Passing Into Coverage

As I was playing Can't Buy a Thrill, the debut by one of my long-time favorite bands, Steely Dan, the conversation at the breakfast table this morning turned to the confusing profusion of lead singers on the album. Keyboardist/ songwriter Donald Fagen, who would go on to take exclusive singing duties on subsequent albums, takes lead vocals on most of the album's cuts, but drummer Jim Hodder sings one tune ("Midnight Cruiser"), and two songs ("Dirty Work," one of Kelly's favorites, and "Brooklyn") are handled by vocalist David Palmer. Obviously, this gives the album a slightly less unified feel than one might expect, but I explained that the band's perfectionism demanded a particular kind of vocalist for particular songs.  When I mentioned Palmer's status as a "blue-eyed soul singer," Kel looked amused.

"Interesting euphemism there," she said.  "Like the eye color is the important thing."

"Well, that's an old one," I noted.  "I mean, 'Brown-Eyed Handsome Man' isn't really about eye color, either."

That apparently hadn't occurred to her before, nor had the sexual implications of "rounding third, he was heading for home" made themselves clear, but I tend to follow the Aerosmith Rule ("If a line CAN be about sex, it's about sex.") with Berry songs as well.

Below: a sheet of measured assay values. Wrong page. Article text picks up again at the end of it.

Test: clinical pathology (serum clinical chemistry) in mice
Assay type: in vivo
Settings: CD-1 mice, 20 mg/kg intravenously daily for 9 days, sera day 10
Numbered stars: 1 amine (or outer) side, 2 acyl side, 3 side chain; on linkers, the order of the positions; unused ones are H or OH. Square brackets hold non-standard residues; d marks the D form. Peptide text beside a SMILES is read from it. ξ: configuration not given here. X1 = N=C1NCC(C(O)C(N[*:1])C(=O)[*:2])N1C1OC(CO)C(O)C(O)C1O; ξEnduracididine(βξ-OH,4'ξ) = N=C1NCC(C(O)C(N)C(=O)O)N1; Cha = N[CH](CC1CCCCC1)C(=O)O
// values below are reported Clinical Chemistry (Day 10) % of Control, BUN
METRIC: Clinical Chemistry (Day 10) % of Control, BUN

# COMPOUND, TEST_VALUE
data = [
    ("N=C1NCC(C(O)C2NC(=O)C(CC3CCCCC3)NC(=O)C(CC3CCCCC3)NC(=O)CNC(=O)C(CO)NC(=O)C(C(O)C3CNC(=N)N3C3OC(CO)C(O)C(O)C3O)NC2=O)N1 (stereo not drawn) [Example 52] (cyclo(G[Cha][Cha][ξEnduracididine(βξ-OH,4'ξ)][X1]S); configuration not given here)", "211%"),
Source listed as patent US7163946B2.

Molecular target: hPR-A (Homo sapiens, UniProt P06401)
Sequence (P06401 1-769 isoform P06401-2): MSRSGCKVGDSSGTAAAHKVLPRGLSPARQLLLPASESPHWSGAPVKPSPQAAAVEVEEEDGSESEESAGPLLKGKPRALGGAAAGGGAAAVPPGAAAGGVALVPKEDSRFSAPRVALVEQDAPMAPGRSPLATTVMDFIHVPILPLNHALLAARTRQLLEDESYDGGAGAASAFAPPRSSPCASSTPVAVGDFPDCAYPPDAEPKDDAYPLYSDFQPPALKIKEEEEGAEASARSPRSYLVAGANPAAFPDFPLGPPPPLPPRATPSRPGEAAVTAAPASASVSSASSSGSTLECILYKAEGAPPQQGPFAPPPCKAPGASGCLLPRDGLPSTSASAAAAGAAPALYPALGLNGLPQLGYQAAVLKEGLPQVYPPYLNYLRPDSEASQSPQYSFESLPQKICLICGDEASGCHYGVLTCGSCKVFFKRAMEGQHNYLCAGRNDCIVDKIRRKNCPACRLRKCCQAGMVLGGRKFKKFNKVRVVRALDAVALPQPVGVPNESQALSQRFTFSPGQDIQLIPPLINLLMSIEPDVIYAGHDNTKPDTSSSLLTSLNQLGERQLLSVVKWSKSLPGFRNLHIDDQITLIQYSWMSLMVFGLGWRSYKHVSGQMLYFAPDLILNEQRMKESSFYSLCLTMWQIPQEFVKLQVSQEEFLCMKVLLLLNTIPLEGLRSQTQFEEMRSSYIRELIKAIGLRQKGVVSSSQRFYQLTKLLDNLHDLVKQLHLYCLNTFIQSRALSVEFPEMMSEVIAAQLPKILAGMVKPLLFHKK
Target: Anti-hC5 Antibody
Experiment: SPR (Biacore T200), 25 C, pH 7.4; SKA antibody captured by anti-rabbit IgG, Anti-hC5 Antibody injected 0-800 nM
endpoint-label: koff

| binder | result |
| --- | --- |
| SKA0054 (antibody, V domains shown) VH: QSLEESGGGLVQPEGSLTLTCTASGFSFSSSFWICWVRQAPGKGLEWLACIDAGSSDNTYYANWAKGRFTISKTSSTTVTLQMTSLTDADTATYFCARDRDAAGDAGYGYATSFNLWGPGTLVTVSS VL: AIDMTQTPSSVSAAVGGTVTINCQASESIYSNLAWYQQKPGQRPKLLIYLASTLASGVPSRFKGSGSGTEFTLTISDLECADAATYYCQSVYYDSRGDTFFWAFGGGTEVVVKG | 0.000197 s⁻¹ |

But the issue of euphemism for race is ancient.  The term "cover song," after all, originates from the idea of having white performers sing songs originally made popular by black artists, covering up the presumed blackness of the music.  Elvis's success as a "white boy with the black sound," as Col. Tom Parker put it, was the most obvious case of coverage, but later examples range from Eric Clapton doing Bob Marley's "I Shot the Sheriff" to Tom Jones singing Prince's "Kiss." (The most painful was without question Pat Boone whitewashing Fats Domino's "Ain't That a Shame.")

All of these issues are cropping up in my thinking as I've become involved in our school's continuing attempt to improve the environment on campus. Last fall the Caucus (formerly known as the Minority Caucus) put together a showcase of sketches and presentations to explain the difficulties faced by students of different races, religions, socioeconomic classes, sexual orientations, etc., and this fall I'll be helping out.  Student organizations other than the Caucus will be helping set up the program this year, and it's hoped that we'll be able to demonstrate to the community that there are certain standards of civility that we expect everyone to support.  (These standards, I should note, are still evolving.  The school's official display of the Confederate Battle Flag ended only about a decade ago, and we didn't have a student come out of the closet on campus until 2005.)